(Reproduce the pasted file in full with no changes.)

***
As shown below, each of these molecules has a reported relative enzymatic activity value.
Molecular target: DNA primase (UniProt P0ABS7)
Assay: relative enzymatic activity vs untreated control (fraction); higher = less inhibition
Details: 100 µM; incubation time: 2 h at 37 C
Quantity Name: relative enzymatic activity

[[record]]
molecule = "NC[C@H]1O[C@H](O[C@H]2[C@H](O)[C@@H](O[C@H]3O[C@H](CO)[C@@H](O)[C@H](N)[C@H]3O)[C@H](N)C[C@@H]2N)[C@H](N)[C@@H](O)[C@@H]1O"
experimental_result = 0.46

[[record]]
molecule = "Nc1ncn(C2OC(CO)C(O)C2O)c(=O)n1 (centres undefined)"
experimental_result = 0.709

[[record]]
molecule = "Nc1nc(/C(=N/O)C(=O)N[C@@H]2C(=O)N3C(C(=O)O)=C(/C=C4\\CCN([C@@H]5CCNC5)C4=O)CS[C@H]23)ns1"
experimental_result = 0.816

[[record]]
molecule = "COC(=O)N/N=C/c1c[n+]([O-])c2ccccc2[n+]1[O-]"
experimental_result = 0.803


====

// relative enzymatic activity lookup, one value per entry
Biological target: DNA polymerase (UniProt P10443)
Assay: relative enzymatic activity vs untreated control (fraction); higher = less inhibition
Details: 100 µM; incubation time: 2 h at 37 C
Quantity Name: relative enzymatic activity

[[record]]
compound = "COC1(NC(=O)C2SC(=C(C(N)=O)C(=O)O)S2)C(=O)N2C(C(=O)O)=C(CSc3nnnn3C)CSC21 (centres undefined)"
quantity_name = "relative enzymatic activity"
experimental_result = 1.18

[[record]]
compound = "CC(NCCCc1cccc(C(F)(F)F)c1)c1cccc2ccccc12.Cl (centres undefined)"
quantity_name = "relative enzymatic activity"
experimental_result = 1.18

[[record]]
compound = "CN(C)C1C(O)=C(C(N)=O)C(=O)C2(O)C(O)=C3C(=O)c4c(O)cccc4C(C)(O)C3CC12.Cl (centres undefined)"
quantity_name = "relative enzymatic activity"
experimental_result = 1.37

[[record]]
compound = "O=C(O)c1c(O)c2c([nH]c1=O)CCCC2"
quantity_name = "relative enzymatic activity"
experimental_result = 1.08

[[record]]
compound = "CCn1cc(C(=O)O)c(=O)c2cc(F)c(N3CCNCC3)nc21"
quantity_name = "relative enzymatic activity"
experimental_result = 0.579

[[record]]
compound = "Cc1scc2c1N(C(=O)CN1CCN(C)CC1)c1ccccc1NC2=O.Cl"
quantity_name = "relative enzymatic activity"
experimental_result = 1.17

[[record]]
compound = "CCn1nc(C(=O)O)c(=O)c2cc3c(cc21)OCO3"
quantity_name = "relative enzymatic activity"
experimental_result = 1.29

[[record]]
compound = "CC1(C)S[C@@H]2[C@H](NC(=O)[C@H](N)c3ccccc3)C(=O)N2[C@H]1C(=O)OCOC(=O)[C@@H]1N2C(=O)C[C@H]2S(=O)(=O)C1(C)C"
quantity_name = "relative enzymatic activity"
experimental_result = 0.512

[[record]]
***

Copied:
As shown below, each of these molecules has a reported relative enzymatic activity value.
Molecular target: DNA primase (UniProt P0ABS7)
Assay: relative enzymatic activity vs untreated control (fraction); higher = less inhibition
Details: 100 µM; incubation time: 2 h at 37 C
Quantity Name: relative enzymatic activity

[[record]]
molecule = "NC[C@H]1O[C@H](O[C@H]2[C@H](O)[C@@H](O[C@H]3O[C@H](CO)[C@@H](O)[C@H](N)[C@H]3O)[C@H](N)C[C@@H]2N)[C@H](N)[C@@H](O)[C@@H]1O"
experimental_result = 0.46

[[record]]
molecule = "Nc1ncn(C2OC(CO)C(O)C2O)c(=O)n1 (centres undefined)"
experimental_result = 0.709

[[record]]
molecule = "Nc1nc(/C(=N/O)C(=O)N[C@@H]2C(=O)N3C(C(=O)O)=C(/C=C4\\CCN([C@@H]5CCNC5)C4=O)CS[C@H]23)ns1"
experimental_result = 0.816

[[record]]
molecule = "COC(=O)N/N=C/c1c[n+]([O-])c2ccccc2[n+]1[O-]"
experimental_result = 0.803


====

// relative enzymatic activity lookup, one value per entry
Biological target: DNA polymerase (UniProt P10443)
Assay: relative enzymatic activity vs untreated control (fraction); higher = less inhibition
Details: 100 µM; incubation time: 2 h at 37 C
Quantity Name: relative enzymatic activity

[[record]]
compound = "COC1(NC(=O)C2SC(=C(C(N)=O)C(=O)O)S2)C(=O)N2C(C(=O)O)=C(CSc3nnnn3C)CSC21 (centres undefined)"
quantity_name = "relative enzymatic activity"
experimental_result = 1.18

[[record]]
compound = "CC(NCCCc1cccc(C(F)(F)F)c1)c1cccc2ccccc12.Cl (centres undefined)"
quantity_name = "relative enzymatic activity"
experimental_result = 1.18

[[record]]
compound = "CN(C)C1C(O)=C(C(N)=O)C(=O)C2(O)C(O)=C3C(=O)c4c(O)cccc4C(C)(O)C3CC12.Cl (centres undefined)"
quantity_name = "relative enzymatic activity"
experimental_result = 1.37

[[record]]
compound = "O=C(O)c1c(O)c2c([nH]c1=O)CCCC2"
quantity_name = "relative enzymatic activity"
experimental_result = 1.08

[[record]]
compound = "CCn1cc(C(=O)O)c(=O)c2cc(F)c(N3CCNCC3)nc21"
quantity_name = "relative enzymatic activity"
experimental_result = 0.579

[[record]]
compound = "Cc1scc2c1N(C(=O)CN1CCN(C)CC1)c1ccccc1NC2=O.Cl"
quantity_name = "relative enzymatic activity"
experimental_result = 1.17

[[record]]
compound = "CCn1nc(C(=O)O)c(=O)c2cc3c(cc21)OCO3"
quantity_name = "relative enzymatic activity"
experimental_result = 1.29

[[record]]
compound = "CC1(C)S[C@@H]2[C@H](NC(=O)[C@H](N)c3ccccc3)C(=O)N2[C@H]1C(=O)OCOC(=O)[C@@H]1N2C(=O)C[C@H]2S(=O)(=O)C1(C)C"
quantity_name = "relative enzymatic activity"
experimental_result = 0.512

[[record]]